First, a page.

New bill means new headaches for Cal State transfer students
Beginning next year, a bill signed this past September by outgoing Governor Arnold Schwarzenegger will guarantee transfer into the California State University system for thousands of California community college students. However, their CSU of choice may not be quite so easily secured.
Also known as the Student Transfer Achievement Reform Act, SB 1440 is meant to simplify the transfer process to the CSU system that would theoretically save the state resources and students' time and money. However, many here at Santa Monica College did not originally support the bill and think that it only complicates the transfer process.
"If you wanted to fix transfer, this is not what I would've done," said Daniel Nannini Transfer Center Coordinator at SMC. Nannini, who initially wrote statements to legislators and newspapers against the bill, now finds himself a member of the bill's Implementation and Oversight Committee.
Although these degrees are supposed to make it easier to transfer, according to Nannini, these degrees could actually take students longer to complete.
The major components of these new transfer degrees would require that students meet the IGETC criteria, have a 2.0 grade point average, and complete 60 units amongst a minimum of 18 major units that are currently in the process of being defined by each school. Students could then transfer into the CSU system with junior status and would not be required to take any more than 60 additional semester units for majors requiring 120 units.
The confusion lies in the fact that, for certain majors, there are already ways to transfer that would allow students to bypass having to take so many major related courses. For example, psychology only requires 9 units of related coursework to transfer to most schools.
In addition, priority admissions for the SB 1440 transfer degrees are currently restricted to local campuses. For SMC students, local refers to Cal State Los Angeles, Northridge, and Dominguez Hills. This means that an SMC student wanting to transfer to Long Beach is better off suited attending a college within that campus's service area.
Students outside a CSU's service area would otherwise need a higher grade point average to qualify, but according to Nannini, specific details have yet to be finalized by the implementation committee.
Further, students could end up in the CSU system with a different major simply because their local campus may not offer the same program and are only required to provide priority admission to a similar major or area of emphasis.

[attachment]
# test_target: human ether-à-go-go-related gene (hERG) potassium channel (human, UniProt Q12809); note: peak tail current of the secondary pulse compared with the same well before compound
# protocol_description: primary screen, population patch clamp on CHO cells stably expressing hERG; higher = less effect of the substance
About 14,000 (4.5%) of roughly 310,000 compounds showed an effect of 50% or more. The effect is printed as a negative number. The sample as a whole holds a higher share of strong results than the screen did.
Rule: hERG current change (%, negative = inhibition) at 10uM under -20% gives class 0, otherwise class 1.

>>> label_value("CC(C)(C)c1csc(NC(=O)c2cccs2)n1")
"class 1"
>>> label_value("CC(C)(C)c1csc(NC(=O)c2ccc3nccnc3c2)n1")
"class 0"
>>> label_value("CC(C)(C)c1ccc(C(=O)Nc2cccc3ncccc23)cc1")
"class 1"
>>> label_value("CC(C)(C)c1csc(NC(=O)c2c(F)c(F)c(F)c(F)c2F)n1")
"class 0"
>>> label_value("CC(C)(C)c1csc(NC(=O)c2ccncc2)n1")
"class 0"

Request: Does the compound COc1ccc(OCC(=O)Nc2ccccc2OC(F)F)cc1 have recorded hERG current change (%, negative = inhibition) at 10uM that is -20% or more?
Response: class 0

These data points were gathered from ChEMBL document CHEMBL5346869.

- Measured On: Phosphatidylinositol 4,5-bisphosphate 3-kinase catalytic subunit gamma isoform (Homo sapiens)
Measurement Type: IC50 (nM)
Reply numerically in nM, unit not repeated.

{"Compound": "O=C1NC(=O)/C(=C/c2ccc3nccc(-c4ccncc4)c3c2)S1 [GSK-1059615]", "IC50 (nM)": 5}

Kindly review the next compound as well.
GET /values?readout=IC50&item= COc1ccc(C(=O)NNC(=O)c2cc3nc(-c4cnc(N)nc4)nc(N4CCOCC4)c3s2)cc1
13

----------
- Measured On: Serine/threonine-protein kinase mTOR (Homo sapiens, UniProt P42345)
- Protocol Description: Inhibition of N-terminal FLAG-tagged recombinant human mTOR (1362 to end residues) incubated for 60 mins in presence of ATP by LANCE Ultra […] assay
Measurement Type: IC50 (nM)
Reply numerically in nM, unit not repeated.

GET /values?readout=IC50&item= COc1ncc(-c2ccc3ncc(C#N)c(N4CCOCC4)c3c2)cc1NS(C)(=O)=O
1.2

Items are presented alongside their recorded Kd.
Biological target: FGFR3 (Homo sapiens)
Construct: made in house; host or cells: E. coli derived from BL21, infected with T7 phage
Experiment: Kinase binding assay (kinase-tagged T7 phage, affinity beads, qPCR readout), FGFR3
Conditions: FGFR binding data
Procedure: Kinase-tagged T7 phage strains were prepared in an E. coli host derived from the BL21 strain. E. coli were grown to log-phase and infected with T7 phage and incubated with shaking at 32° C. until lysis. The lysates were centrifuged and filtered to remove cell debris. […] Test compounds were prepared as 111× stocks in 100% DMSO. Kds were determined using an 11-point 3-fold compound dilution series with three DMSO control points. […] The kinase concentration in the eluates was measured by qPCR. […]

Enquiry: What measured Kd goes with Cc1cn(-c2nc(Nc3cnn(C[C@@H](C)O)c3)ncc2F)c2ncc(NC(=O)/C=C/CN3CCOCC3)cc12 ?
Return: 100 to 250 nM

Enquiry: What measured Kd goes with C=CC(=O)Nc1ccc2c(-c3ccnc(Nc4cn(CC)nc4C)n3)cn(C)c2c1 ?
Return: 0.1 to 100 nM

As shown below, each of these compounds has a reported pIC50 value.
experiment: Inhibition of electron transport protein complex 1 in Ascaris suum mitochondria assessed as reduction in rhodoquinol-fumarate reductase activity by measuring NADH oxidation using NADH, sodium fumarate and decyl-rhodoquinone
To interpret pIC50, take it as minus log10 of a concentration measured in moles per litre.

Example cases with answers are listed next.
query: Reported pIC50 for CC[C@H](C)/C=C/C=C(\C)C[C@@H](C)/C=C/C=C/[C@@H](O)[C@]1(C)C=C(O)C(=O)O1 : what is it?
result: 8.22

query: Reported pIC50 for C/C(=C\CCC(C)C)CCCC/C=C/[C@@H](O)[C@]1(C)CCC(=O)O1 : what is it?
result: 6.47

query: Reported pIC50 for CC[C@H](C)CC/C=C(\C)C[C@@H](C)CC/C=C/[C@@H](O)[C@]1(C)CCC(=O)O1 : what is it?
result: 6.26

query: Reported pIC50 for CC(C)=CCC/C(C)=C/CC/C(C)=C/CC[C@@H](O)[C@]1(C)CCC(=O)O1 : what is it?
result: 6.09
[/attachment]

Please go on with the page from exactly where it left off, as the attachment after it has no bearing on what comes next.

The SB 1440 bill also needs to merge with existing local admission priority rules.
"Supposedly this was going to make it simpler and it's really not," said Nannini. "If they turned around and said the only way you're going to get into a CSU is with these, well that would force the issue."
He added, "I'm waiting to see what major this is necessarily going to be beneficial for."
A press release by the California Community Colleges Chancellor's Office points out that an annual average of 50,000 students currently transfer to the CSU system with an average of 80 semester units when only 60 are needed. However, Nannini feels this study does not reflect students who may need to take extra classes to maintain their financial aid and health insurance, let alone those students who are just trying to figure out what they want to do.
Eric Oifer, head of SMC's academic senate, echoes the same concerns. Currently, the degrees are still a work in progress, but Oifer states that SMC is advocating to remain flexible, particularly for those students who want to explore majors.
"Santa Monica College is one of the, if not the, premiere transfer community college in the state so what we have to say with regard to the implementation of this is important and I think we can impact the state-wide dialogue," said Oifer.
Along with SMC's own efforts to implement the makeup of these degrees, the state will also develop a number of model degrees that could be adopted by any transfer institute. At the same time, the state is pushing for colleges to align course numbering as a mechanism to fill these degrees because of the potential discrepancy between California's 112 Community Colleges. Approval priority will be given to the schools that use the state's model curriculum in an otherwise long approval process.
A tentative deadline is set for next May, or when students would start applying for the fall 2011 semester.
Many of these details have yet to be worked out through numerous district and state levels, and because the issue is still in the early implementation stage, the potential positive impact of SB 1440 has yet to be seen. Despite their qualms about the bill, both Oifer and Nannini remain hopeful.
"In today's environment this thing doesn't make any sense," said Nannini. "It might make sense 3 to 5 years from now."
"Getting one of these degrees will guarantee you entry," said Oifer. "That's a good thing in a time of diminishing resources."